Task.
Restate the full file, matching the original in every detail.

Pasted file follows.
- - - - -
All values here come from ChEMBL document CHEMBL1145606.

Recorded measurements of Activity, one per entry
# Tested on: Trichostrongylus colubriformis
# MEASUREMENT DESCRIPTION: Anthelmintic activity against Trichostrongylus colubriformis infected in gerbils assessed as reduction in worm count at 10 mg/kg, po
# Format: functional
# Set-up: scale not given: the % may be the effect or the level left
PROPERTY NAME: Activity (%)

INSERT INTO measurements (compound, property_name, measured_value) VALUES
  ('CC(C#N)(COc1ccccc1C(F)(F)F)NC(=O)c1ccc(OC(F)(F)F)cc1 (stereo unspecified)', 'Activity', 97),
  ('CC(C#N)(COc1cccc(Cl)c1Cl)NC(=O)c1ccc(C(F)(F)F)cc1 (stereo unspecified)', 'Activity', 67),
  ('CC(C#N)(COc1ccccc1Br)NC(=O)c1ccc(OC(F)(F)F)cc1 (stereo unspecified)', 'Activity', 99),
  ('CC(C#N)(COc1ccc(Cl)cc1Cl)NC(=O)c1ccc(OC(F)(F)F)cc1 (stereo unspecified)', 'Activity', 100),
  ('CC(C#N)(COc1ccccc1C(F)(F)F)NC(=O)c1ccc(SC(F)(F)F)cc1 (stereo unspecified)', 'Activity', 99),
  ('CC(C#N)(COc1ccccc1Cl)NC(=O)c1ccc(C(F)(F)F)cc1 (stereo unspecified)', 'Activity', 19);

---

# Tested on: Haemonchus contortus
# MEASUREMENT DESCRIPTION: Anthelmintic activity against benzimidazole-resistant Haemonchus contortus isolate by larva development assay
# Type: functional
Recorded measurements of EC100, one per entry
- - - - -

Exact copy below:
All values here come from ChEMBL document CHEMBL1145606.

Recorded measurements of Activity, one per entry
# Tested on: Trichostrongylus colubriformis
# MEASUREMENT DESCRIPTION: Anthelmintic activity against Trichostrongylus colubriformis infected in gerbils assessed as reduction in worm count at 10 mg/kg, po
# Format: functional
# Set-up: scale not given: the % may be the effect or the level left
PROPERTY NAME: Activity (%)

INSERT INTO measurements (compound, property_name, measured_value) VALUES
  ('CC(C#N)(COc1ccccc1C(F)(F)F)NC(=O)c1ccc(OC(F)(F)F)cc1 (stereo unspecified)', 'Activity', 97),
  ('CC(C#N)(COc1cccc(Cl)c1Cl)NC(=O)c1ccc(C(F)(F)F)cc1 (stereo unspecified)', 'Activity', 67),
  ('CC(C#N)(COc1ccccc1Br)NC(=O)c1ccc(OC(F)(F)F)cc1 (stereo unspecified)', 'Activity', 99),
  ('CC(C#N)(COc1ccc(Cl)cc1Cl)NC(=O)c1ccc(OC(F)(F)F)cc1 (stereo unspecified)', 'Activity', 100),
  ('CC(C#N)(COc1ccccc1C(F)(F)F)NC(=O)c1ccc(SC(F)(F)F)cc1 (stereo unspecified)', 'Activity', 99),
  ('CC(C#N)(COc1ccccc1Cl)NC(=O)c1ccc(C(F)(F)F)cc1 (stereo unspecified)', 'Activity', 19);

---

# Tested on: Haemonchus contortus
# MEASUREMENT DESCRIPTION: Anthelmintic activity against benzimidazole-resistant Haemonchus contortus isolate by larva development assay
# Type: functional
Recorded measurements of EC100, one per entry